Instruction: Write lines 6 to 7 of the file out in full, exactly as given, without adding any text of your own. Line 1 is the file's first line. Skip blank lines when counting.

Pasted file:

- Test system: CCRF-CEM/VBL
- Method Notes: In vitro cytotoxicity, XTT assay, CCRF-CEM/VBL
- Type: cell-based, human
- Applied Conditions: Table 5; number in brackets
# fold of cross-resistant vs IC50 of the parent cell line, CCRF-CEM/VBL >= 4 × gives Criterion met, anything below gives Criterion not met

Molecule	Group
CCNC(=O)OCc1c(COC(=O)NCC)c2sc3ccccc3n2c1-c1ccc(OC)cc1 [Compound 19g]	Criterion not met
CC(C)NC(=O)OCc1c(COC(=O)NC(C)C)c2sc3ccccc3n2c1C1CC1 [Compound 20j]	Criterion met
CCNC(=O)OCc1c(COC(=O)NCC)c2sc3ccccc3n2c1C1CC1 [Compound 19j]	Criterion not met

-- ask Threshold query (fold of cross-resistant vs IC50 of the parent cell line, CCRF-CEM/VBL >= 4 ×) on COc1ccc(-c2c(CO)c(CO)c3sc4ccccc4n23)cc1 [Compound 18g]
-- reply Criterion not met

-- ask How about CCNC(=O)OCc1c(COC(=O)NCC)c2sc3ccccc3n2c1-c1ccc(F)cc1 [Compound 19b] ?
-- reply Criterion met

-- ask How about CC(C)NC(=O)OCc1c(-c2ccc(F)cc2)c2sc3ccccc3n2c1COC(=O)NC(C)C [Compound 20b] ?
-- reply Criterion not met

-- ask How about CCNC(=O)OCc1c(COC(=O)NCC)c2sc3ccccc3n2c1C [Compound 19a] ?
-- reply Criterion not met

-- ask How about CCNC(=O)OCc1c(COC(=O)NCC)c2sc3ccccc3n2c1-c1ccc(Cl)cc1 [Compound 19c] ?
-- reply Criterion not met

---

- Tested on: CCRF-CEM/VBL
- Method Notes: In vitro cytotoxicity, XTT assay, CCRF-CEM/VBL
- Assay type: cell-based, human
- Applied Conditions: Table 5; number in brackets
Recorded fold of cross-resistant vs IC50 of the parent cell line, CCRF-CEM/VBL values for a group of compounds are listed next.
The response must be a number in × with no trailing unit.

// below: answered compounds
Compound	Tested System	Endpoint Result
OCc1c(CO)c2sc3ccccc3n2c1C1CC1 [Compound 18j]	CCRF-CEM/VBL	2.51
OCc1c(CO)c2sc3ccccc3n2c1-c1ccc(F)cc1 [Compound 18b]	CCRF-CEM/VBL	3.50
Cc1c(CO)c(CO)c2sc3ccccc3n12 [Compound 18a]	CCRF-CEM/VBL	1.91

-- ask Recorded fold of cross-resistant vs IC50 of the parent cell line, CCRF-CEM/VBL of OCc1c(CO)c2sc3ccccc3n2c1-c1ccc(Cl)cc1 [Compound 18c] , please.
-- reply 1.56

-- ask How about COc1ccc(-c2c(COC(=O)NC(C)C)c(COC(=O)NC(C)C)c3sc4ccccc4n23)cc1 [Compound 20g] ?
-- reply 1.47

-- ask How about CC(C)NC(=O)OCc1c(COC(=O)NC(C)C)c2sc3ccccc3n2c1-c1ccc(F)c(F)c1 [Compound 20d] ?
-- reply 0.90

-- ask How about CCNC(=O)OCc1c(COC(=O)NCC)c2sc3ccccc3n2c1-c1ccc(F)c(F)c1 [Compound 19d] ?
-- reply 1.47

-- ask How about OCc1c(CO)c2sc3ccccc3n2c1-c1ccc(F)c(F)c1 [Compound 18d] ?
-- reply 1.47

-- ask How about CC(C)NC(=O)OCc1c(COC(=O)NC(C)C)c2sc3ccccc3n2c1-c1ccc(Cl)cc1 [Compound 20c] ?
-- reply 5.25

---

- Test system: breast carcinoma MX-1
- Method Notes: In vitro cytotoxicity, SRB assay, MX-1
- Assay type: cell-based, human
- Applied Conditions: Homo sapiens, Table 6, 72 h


Molecule	Group
CCNC(=O)OCc1c(COC(=O)NCC)c2sc3ccccc3n2c1-c1ccc(OC)cc1 [Compound 19g]	Criterion not met